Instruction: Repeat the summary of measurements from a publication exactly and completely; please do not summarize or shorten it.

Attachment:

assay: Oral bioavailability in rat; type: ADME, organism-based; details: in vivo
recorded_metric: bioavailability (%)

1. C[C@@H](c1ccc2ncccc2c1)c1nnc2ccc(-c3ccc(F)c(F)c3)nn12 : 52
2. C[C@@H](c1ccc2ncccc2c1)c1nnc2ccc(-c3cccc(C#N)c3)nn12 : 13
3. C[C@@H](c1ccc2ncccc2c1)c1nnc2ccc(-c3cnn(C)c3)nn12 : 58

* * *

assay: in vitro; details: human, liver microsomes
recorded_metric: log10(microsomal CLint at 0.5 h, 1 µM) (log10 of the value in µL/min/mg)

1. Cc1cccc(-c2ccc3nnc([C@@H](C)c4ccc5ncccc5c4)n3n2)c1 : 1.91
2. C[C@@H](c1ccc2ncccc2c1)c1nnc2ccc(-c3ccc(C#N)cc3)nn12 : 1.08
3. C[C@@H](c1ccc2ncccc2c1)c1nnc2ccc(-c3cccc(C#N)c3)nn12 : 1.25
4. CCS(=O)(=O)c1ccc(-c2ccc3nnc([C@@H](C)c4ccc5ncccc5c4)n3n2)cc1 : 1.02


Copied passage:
assay: Oral bioavailability in rat; type: ADME, organism-based; details: in vivo
recorded_metric: bioavailability (%)

1. C[C@@H](c1ccc2ncccc2c1)c1nnc2ccc(-c3ccc(F)c(F)c3)nn12 : 52
2. C[C@@H](c1ccc2ncccc2c1)c1nnc2ccc(-c3cccc(C#N)c3)nn12 : 13
3. C[C@@H](c1ccc2ncccc2c1)c1nnc2ccc(-c3cnn(C)c3)nn12 : 58

* * *

assay: in vitro; details: human, liver microsomes
recorded_metric: log10(microsomal CLint at 0.5 h, 1 µM) (log10 of the value in µL/min/mg)

1. Cc1cccc(-c2ccc3nnc([C@@H](C)c4ccc5ncccc5c4)n3n2)c1 : 1.91
2. C[C@@H](c1ccc2ncccc2c1)c1nnc2ccc(-c3ccc(C#N)cc3)nn12 : 1.08
3. C[C@@H](c1ccc2ncccc2c1)c1nnc2ccc(-c3cccc(C#N)c3)nn12 : 1.25
4. CCS(=O)(=O)c1ccc(-c2ccc3nnc([C@@H](C)c4ccc5ncccc5c4)n3n2)cc1 : 1.02